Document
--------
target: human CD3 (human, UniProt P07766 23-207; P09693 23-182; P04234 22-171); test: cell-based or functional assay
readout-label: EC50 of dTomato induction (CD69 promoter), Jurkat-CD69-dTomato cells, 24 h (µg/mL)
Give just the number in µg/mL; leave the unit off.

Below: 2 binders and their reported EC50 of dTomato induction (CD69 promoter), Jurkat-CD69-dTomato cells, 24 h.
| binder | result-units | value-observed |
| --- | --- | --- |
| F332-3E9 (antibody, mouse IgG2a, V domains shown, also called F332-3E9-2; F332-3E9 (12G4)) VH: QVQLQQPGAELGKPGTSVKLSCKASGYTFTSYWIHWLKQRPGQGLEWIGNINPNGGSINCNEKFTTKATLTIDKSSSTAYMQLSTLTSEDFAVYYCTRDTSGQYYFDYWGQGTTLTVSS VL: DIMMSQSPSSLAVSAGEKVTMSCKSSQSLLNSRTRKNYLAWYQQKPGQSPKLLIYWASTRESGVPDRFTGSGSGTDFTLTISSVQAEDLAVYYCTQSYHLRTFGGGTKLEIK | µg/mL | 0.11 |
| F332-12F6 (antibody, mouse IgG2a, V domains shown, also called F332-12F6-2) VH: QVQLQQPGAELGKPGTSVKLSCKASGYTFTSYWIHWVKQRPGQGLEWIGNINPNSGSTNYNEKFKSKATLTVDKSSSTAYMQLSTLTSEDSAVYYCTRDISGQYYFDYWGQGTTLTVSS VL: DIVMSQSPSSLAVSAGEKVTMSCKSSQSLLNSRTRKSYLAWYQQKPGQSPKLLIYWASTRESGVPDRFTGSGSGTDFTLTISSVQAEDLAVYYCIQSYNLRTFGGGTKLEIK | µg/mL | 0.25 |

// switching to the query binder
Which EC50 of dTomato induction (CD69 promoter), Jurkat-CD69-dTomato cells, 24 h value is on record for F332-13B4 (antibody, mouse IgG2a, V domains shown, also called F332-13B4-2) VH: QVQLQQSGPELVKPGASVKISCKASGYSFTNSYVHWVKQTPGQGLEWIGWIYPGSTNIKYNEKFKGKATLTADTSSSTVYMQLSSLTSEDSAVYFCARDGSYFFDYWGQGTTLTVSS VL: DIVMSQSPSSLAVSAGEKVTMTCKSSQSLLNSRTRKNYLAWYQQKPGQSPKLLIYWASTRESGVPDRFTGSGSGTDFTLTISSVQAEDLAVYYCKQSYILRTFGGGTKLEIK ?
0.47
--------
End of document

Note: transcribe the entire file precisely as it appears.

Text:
target: human CD3 (human, UniProt P07766 23-207; P09693 23-182; P04234 22-171); test: cell-based or functional assay
readout-label: EC50 of dTomato induction (CD69 promoter), Jurkat-CD69-dTomato cells, 24 h (µg/mL)
Give just the number in µg/mL; leave the unit off.

Below: 2 binders and their reported EC50 of dTomato induction (CD69 promoter), Jurkat-CD69-dTomato cells, 24 h.
| binder | result-units | value-observed |
| --- | --- | --- |
| F332-3E9 (antibody, mouse IgG2a, V domains shown, also called F332-3E9-2; F332-3E9 (12G4)) VH: QVQLQQPGAELGKPGTSVKLSCKASGYTFTSYWIHWLKQRPGQGLEWIGNINPNGGSINCNEKFTTKATLTIDKSSSTAYMQLSTLTSEDFAVYYCTRDTSGQYYFDYWGQGTTLTVSS VL: DIMMSQSPSSLAVSAGEKVTMSCKSSQSLLNSRTRKNYLAWYQQKPGQSPKLLIYWASTRESGVPDRFTGSGSGTDFTLTISSVQAEDLAVYYCTQSYHLRTFGGGTKLEIK | µg/mL | 0.11 |
| F332-12F6 (antibody, mouse IgG2a, V domains shown, also called F332-12F6-2) VH: QVQLQQPGAELGKPGTSVKLSCKASGYTFTSYWIHWVKQRPGQGLEWIGNINPNSGSTNYNEKFKSKATLTVDKSSSTAYMQLSTLTSEDSAVYYCTRDISGQYYFDYWGQGTTLTVSS VL: DIVMSQSPSSLAVSAGEKVTMSCKSSQSLLNSRTRKSYLAWYQQKPGQSPKLLIYWASTRESGVPDRFTGSGSGTDFTLTISSVQAEDLAVYYCIQSYNLRTFGGGTKLEIK | µg/mL | 0.25 |

// switching to the query binder
Which EC50 of dTomato induction (CD69 promoter), Jurkat-CD69-dTomato cells, 24 h value is on record for F332-13B4 (antibody, mouse IgG2a, V domains shown, also called F332-13B4-2) VH: QVQLQQSGPELVKPGASVKISCKASGYSFTNSYVHWVKQTPGQGLEWIGWIYPGSTNIKYNEKFKGKATLTADTSSSTVYMQLSSLTSEDSAVYFCARDGSYFFDYWGQGTTLTVSS VL: DIVMSQSPSSLAVSAGEKVTMTCKSSQSLLNSRTRKNYLAWYQQKPGQSPKLLIYWASTRESGVPDRFTGSGSGTDFTLTISSVQAEDLAVYYCKQSYILRTFGGGTKLEIK ?
0.47